- NBA Rank: 25
Conference Rank: 11
- Indiana Pacers
The Pacers are one season removed from having an outside chance at a trip to the NBA Finals. This year, it's going to take a complete roster overhaul, which seems unlikely, or a whole lot of good fortune for the Pacers to even have a chance of getting swept by Cleveland in the first round of the Playoffs.
Paul George's devastating off-season injury coupled with the departure of Lance Stephenson in free agency are the main stories here, but don't overlook the fact that last season's Pacers win-loss record makes them look a little better than our numbers do. Plus, they'll be relying on quite a few players on the wrong side of thirty.
Lance Stephenson, Paul George, and elite team defense were the key cogs for the Pacers last season. Gerge and Stephenson combined to produce twenty-three of those fifty-six wins. Stephenson's superstar production was overshadowed by his own on-court antics, Paul George's scoring and the media attention because of it, and the team's late-season meltdown and locker room drama. But make no mistake, Lance was the real deal last year. Paul George's numbers were fantastic last season as well, but from our perspective, his production fell just short of all the hype and attention he received. Would I take him on my team over most other wing players in the NBA? Absolutely, with most being the key word.
|Lance Stephenson ||2752.0||23||.215||12.3|
|Danny Granger ||653.0||31||.053||.7|
|Evan Turner ||571.0||25||.029||.3|
|Rasual Butler ||378.0||35||.154||1.2|
|Orlando Johnson ||342.0||25||.024||.2|
Indicates that the player is no longer with the team.
David West, Paul George, and C.J. Miles were the best of the rest for Indiana.
Roy Hibbert is often lauded as a key part of the Pacers' success and the foundation of the Pacers' best-in-class defense, and he is a good shot blocker. But his poor showing from the field and on the glass hurt. I've heard it argued that Hibbert's defensive rebounding numbers suffer because of how often he is attempting to block shots. Maybe, but if that's true, why are so many other good shot blockers also monsters on the glass?
|Rodney Stuckey ||2.0||2046.4||29||.018||.8|
|C.J. Miles ||2.0||1200.4||28||.116||2.9|
|Damjan Rudez ||3.0||930.5||0||-.022||-.4|
|Arinze Onuaku ||4.0||657.2||28||.119||1.6|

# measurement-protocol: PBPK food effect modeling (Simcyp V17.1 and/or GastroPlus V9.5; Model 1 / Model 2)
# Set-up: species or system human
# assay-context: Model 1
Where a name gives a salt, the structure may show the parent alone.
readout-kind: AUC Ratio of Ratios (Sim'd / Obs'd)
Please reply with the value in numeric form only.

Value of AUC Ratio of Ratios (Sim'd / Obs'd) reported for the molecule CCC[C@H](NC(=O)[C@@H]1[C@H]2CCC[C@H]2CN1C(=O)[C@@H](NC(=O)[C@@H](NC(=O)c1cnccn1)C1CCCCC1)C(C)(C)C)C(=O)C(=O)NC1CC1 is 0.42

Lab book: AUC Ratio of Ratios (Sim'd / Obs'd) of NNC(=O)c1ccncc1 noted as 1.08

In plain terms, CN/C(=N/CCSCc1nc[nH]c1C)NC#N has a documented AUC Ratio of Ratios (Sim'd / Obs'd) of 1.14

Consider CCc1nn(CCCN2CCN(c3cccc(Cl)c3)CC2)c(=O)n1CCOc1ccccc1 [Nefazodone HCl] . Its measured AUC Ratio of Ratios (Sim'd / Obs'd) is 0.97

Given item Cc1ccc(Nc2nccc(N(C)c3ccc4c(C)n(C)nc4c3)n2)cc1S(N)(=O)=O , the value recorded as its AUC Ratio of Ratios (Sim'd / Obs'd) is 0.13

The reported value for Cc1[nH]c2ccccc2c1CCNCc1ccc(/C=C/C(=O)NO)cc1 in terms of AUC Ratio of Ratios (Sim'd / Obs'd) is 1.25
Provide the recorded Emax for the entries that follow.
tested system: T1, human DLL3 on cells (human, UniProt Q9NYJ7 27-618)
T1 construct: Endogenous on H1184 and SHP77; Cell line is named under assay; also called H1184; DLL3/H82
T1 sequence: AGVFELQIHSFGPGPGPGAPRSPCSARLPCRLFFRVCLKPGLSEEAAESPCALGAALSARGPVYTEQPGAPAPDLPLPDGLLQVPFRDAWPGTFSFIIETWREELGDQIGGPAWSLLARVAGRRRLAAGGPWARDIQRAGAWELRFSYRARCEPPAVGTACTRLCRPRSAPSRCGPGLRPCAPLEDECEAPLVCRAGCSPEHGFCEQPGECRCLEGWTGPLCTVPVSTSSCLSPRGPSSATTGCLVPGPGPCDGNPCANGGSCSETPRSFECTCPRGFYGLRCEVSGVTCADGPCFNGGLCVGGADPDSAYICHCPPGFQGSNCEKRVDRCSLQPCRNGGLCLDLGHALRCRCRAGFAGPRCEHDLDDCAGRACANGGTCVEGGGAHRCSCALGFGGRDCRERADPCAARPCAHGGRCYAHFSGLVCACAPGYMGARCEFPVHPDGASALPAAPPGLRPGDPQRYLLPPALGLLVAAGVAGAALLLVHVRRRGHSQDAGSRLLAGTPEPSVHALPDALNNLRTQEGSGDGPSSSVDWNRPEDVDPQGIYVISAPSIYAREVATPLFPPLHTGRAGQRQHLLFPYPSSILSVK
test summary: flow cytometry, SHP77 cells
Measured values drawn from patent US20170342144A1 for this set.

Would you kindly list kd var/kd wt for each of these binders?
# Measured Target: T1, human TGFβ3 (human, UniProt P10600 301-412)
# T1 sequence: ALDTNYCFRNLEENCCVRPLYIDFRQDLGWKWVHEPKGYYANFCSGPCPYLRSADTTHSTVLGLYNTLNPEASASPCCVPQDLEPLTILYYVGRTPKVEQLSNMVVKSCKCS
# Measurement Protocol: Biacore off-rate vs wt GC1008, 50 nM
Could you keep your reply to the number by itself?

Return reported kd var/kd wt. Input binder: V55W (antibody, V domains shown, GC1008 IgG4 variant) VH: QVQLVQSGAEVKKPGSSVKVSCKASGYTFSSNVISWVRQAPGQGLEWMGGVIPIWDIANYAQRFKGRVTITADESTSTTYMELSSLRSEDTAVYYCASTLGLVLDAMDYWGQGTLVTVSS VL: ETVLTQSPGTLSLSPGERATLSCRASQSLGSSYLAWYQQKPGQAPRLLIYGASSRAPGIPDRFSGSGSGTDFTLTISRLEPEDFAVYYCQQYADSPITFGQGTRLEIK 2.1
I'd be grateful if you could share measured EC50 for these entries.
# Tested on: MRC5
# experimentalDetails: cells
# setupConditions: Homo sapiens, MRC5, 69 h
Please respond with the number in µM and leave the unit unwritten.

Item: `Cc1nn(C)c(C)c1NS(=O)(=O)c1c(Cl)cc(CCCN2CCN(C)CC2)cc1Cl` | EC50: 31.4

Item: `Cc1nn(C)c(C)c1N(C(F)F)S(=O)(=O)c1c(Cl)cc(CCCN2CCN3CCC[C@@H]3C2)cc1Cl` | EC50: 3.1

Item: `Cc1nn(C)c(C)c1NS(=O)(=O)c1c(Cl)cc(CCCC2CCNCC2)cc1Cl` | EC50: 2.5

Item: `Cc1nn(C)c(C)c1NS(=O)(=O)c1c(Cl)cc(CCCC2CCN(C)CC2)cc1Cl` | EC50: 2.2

Indicates that the player is new to the team.
Paul George's return is uncertain, and the Pacers did little to mitigate Stephenson's departure. Our numbers suggest that Stephenson played like a superstar last season, and subjectively, I would argue that he's one of the least-appreciated players in the Association. Losing George for the bulk of the season hurts badly, but losing George and Stephenson is likely more than this Pacers roster can overcome.
As a lifelong Pistons' fan, I can promise you that Rodney Stuckey ain't fillin' that particular void.
To make matters worse, the Pacers don't have any promising young prospects waiting in the wings who could take an unexpected leap, and that frontline is getting old quick.
Roy Hibbert has been rumored to be on the trading block for sometime, but the Pacers will likely need quite a bit more than a Hibbert trade can fetch. Other than that, the Pacers don't have an abundance of attractive assets, and it's hard to come with a realistic roster overhaul that makes them relevant in 2014-2015.
After a tremendously exciting and productive year a season ago, the Pacers are in dire straights. They failed to retain their most productive player in Stephenson, they "replaced" Stephenson with players who aren't any good, and their second-best player is out for the bulk, if not all, of the season.
There's probably enough talent here to get the Pacers just north of thirty wins, but even in the weak East, that's not nearly enough to get out of the lottery.
They might never say, but you gotta think the Pacers are writing this year off and hoping for a combination of some lottery luck and a healthy, productive Paul George in 2015-2016.